“Why don’t you ask one of your pet druids?” Elgot replied. “Surely they have some flashy magick they could use to reveal the amulet’s secrets?” Dewer simply stared at him, a rising fury making the icy stream of his breath plume faster from between his clenched teeth.
Elgot watched him carefully for a moment before laughing. “You don’t want anybody to know about this, do you?” he said. “You are afraid the amulet’s former owner will find out you are looking for them. Do you fear the Asrai have infiltrated the Crimson Citadel? Maybe they have recruited members to the Salt Sword guards, too. They could at this very moment be sleeping in a dormitory mere floors away from your own bedchamber. Do they plan to murder you, do you think? Perhaps in your sleep? Do you believe they will have more success than that babbling changeling you keep upstairs?”
“Enough!” Dewer roared. Dropping the torch to roll and hiss against the stone floor he rushed at Elgot, punching him so hard in the face the bones in his knuckles protested and cracked. The Asrai fell backward and Dewer leaped on top of him, crushing his chest beneath his weight until he was unable to move.
“How dare you talk to me that way,” Dewer raged, his face so close to Elgot’s he could smell the rank, musty tang of his breath. His nose was broken and bloody, the skin around it already beginning to purple with a deep bruise.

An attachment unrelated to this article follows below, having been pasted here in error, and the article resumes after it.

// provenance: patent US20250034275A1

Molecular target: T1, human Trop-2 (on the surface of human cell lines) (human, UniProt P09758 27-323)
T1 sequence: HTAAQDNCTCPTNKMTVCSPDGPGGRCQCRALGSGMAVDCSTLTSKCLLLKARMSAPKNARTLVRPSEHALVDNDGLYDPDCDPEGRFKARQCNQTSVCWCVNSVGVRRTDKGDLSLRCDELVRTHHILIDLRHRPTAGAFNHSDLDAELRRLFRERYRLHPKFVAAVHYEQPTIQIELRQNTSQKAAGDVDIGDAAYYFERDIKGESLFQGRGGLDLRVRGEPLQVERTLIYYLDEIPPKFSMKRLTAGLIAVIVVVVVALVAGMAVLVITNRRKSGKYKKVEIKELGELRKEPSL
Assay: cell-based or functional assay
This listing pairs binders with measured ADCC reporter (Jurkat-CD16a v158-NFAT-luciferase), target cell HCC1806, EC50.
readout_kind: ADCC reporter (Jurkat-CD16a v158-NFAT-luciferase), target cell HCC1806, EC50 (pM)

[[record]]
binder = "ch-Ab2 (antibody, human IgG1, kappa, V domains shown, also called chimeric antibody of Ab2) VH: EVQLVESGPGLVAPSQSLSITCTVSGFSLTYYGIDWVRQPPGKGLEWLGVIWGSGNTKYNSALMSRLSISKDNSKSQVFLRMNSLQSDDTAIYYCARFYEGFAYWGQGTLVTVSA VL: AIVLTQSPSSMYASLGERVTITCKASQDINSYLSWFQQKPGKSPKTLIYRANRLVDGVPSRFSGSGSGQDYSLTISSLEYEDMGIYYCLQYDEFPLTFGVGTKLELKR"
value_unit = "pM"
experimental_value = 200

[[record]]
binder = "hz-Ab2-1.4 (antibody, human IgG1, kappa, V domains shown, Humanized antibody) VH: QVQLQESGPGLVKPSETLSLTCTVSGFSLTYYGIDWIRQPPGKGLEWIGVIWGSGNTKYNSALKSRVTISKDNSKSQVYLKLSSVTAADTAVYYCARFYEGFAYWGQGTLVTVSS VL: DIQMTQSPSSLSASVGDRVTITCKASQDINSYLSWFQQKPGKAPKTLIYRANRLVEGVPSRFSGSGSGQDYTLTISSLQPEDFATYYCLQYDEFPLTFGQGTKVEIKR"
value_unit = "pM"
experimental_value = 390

“Why are you so afraid of us?” Elgot managed, obviously in a great deal of pain. “The Asrai have little interest in the affairs of Armoria.”
“Lies, lies, lies,” Dewer hissed, his voice dangerously low. He struck Elgot across the face again, catching his right eye with the full force of his open palm. Elgot grunted with pain. He struggled to free himself, his wounded eye blooming a livid red against the pale ice of his skin. Dewer wrapped long fingers about his neck in response, slowly tightening his grip until the Asrai relented and lay still.
“I am afraid of no one,” he said, his gaze locked with Elgot’s. The Asrai was unable to look away. “I can’t have anyone meddling in the affairs of my city, though. Meddling as you did, all those moons ago. You were so imperious back then, so bloody condescending. Descending upon Armoria’s changelings like a silver god coming home. You were dangerous, putting such ridiculous thoughts in their heads.”
“You outlawed earth magick,” Elgot spat, finding his voice as the old anger returned. “Earth magick belongs to all, it is their birthright.” Even the repeated bite of the Pit Masters’ whips had failed to convince him otherwise.
“The simple fact of birth guarantees no rights to anybody,” Dewer shouted, squeezing Elgot’s throat until he began to fight for breath. “You have to take what you want from this world. You have to rip it right out of the hands of the bugger who would steal it from you.”
“That is what I was teaching the changelings to do,” Elgot wheezed. His bloodshot eye was beginning to bulge and fresh blood welled from his broken nose. “You were the bugger holding on to the thing they wanted to take. The right to practice earth magick.”
Dewer relinquished his grip on Elgot’s neck and sat back. This was one of the reasons why he visited with him so frequently. Except for Aliona, no one else the length or breadth of Joria would dare to talk to him the way this man just had. It could be pleasantly refreshing.